Instead of, or in addition to dowels, connecting bolts with corresponding cam nuts may be provided to attach the fixed shelves and the toe kick panel to the side panels. These connecting bolts have wood-screw threads on one end and a disc-shaped head on the other end. The threaded end is screwed into a hole in the inner sides of the side panels and the opposite end extends into a hole in the end of a fixed shelf. Each cam nut is fitted into a hole, which communicates perpendicularly with the bolt end hole, in either the top or bottom face of the fixed shelf. The bolt head interlocks with the cam nut within the fixed shelf, whereupon the cam nut is rotated to tighten the connection. This system of bolts and cam nuts generally provides a tight connection between the fixed shelves and the side panels. However, the cam nuts must be precisely aligned in their holes with the bolts or else they will not interlock with the bolts. This often causes great difficulties with assembling the bookcase, especially with the less mechanically inclined. Additionally, a screwdriver is required to assemble the bolts and cam nuts.
After the fixed shelves have been attached to the side panels, the back panel is fitted onto the back of the RTA bookcase. Usually, this is the most tedious and time consuming step of the assembly of the bookcase. Also, this step provides the greatest opportunity for error. The first step in attaching the back panel is placing the partially assembled bookcase front-down on a flat, level surface. Next, pencil marks are made on the back edges of the side panels next to the centers of the fixed shelves. The back panel is then placed, face side down, on the back of the bookcase. At this point it is required that the bookcase side panels and fixed shelves be exactly square. Messy results and an unstable bookcase can easily result from attaching the back panel to an out-of-square frame of panels. In practice, the bookcase is usually not exactly square after attaching the fixed shelves to the side panels, and the panel joints must be flexed somewhat to ensure square alignment of the back panel with the rest of the bookcase frame. After the panels are squared, the back panel is nailed into the top and bottom fixed shelves at the corners of the back panel to prevent the back panel from moving. Next, lines are dram across the back of the back panel between the pencil marks corresponding to the centers of the fixed shelves. Finally, the back panel is nailed into the side panels and fixed shelves using a multitude of nails (usually 25-30) driven around the edges of the back panel and through the lines which extend across the width of the back panel. This requires a great degree of accuracy and again the use of a hammer. If the lines are not drawn over the centers of the fixed shelves or if the nails are hammered in crooked, the nails may protrude through the surface of or miss entirely the fixed shelves or the side panels and be exposed inside the bookcase. This obviously creates unacceptable results.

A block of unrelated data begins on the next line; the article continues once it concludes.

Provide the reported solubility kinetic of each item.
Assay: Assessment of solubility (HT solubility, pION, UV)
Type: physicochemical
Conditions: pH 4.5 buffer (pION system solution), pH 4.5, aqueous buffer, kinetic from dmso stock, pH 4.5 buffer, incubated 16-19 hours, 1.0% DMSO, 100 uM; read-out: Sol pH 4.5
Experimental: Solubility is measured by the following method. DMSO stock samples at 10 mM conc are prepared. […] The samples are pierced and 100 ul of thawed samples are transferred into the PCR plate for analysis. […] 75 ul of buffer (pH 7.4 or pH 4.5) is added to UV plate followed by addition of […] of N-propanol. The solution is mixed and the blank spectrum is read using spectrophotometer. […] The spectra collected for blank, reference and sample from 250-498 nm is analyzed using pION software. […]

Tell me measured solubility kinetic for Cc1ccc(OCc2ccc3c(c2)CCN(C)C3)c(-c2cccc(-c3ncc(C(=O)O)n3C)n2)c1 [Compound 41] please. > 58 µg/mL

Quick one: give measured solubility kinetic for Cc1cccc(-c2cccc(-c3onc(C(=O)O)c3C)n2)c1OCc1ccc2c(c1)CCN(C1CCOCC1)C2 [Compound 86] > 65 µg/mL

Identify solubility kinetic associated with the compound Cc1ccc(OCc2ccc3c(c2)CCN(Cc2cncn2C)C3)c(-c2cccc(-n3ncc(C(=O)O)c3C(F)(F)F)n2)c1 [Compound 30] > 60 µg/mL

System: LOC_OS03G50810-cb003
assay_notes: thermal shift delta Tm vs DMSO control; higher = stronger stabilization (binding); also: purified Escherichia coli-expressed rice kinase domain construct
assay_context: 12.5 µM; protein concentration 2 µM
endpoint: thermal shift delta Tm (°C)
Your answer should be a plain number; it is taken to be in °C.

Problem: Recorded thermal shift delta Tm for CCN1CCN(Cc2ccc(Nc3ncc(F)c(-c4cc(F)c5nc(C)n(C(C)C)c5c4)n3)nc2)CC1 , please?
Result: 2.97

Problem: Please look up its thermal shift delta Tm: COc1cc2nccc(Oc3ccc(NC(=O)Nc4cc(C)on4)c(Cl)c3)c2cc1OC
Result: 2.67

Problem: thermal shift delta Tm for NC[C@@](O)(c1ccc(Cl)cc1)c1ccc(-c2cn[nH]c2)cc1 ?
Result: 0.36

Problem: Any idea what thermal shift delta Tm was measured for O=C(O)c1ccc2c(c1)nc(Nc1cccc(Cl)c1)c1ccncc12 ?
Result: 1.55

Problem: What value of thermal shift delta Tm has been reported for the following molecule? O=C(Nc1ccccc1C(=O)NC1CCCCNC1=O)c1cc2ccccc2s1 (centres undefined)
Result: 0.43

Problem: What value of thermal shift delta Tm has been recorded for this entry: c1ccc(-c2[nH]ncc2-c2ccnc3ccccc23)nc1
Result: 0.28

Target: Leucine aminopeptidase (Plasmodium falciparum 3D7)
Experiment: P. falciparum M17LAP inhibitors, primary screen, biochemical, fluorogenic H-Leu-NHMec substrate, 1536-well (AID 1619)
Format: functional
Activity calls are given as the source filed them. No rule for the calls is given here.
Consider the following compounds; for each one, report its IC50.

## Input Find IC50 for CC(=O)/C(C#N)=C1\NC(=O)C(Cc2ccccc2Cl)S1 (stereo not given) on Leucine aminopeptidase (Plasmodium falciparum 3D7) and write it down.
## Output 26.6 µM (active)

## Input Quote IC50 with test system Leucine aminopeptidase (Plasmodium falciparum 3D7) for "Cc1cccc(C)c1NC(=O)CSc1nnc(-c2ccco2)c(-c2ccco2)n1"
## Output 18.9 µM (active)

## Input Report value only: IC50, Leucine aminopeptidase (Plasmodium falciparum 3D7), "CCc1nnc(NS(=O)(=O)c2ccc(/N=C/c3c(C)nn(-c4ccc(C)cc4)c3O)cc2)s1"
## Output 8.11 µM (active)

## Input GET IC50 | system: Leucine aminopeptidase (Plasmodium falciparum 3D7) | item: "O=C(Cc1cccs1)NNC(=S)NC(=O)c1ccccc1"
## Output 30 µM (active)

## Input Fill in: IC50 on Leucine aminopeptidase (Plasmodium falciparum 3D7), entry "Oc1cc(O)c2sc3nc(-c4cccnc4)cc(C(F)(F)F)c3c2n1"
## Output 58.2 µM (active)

Finally, the (optional) adjustable shelves are installed. In a typical bookcase, the inner surfaces of the side panels are drilled with two continuous rows of mounting holes that run longitudinally from the top to the bottom of the side panels. The adjustable shelves are held in place between the upstanding side panels by any of several pieces of hardware that are inserted into mounting holes at the desired shelf position. For example, elongated, U-shaped shelving wires may be inserted into and run between two side-by-side holes to support one end of the adjustable shelf. The shelving wires are usually hidden from view within grooves cut into the ends of the adjustable shelf. Alternately, shelf pins having a pegged end and an opposite platform end may be inserted into holes in each side panel to support the adjustable shelves thereon. While mounting the adjustable shelves may seem simple in theory, uneven, tilted shelves often result from misaligning the shelf support hardware. For example, it is usually necessary to count from the nearest fixed shelf, either up or down, the number of holes to the desired location of the fixed shelf. This step must be repeated for each row of holes and piece of support hardware to be used. Often, this results in miscounting and consequent misalignment of the adjustable shelves.